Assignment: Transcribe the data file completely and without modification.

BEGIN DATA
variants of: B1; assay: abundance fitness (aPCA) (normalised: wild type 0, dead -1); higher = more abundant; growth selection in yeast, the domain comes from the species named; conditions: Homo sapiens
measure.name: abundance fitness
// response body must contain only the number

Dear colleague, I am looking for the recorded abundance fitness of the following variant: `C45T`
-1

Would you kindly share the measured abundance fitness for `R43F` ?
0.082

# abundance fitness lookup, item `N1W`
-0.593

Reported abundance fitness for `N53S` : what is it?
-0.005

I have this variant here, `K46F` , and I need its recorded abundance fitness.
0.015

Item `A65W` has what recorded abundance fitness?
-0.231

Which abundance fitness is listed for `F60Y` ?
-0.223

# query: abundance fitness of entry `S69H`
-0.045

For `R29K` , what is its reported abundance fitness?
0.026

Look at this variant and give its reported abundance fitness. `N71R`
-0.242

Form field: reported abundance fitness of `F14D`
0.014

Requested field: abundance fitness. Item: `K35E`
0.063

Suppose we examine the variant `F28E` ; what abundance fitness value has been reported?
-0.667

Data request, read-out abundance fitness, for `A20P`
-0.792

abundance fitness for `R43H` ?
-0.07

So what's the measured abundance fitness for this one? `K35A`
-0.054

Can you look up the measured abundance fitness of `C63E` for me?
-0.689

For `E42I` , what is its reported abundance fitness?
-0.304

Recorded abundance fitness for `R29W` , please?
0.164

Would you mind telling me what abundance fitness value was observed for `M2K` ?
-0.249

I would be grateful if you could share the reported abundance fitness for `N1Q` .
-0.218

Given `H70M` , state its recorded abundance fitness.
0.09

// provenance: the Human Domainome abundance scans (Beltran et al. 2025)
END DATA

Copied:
variants of: B1; assay: abundance fitness (aPCA) (normalised: wild type 0, dead -1); higher = more abundant; growth selection in yeast, the domain comes from the species named; conditions: Homo sapiens
measure.name: abundance fitness
// response body must contain only the number

Dear colleague, I am looking for the recorded abundance fitness of the following variant: `C45T`
-1

Would you kindly share the measured abundance fitness for `R43F` ?
0.082

# abundance fitness lookup, item `N1W`
-0.593

Reported abundance fitness for `N53S` : what is it?
-0.005

I have this variant here, `K46F` , and I need its recorded abundance fitness.
0.015

Item `A65W` has what recorded abundance fitness?
-0.231

Which abundance fitness is listed for `F60Y` ?
-0.223

# query: abundance fitness of entry `S69H`
-0.045

For `R29K` , what is its reported abundance fitness?
0.026

Look at this variant and give its reported abundance fitness. `N71R`
-0.242

Form field: reported abundance fitness of `F14D`
0.014

Requested field: abundance fitness. Item: `K35E`
0.063

Suppose we examine the variant `F28E` ; what abundance fitness value has been reported?
-0.667

Data request, read-out abundance fitness, for `A20P`
-0.792

abundance fitness for `R43H` ?
-0.07

So what's the measured abundance fitness for this one? `K35A`
-0.054

Can you look up the measured abundance fitness of `C63E` for me?
-0.689

For `E42I` , what is its reported abundance fitness?
-0.304

Recorded abundance fitness for `R29W` , please?
0.164

Would you mind telling me what abundance fitness value was observed for `M2K` ?
-0.249

I would be grateful if you could share the reported abundance fitness for `N1Q` .
-0.218

Given `H70M` , state its recorded abundance fitness.
0.09

// provenance: the Human Domainome abundance scans (Beltran et al. 2025)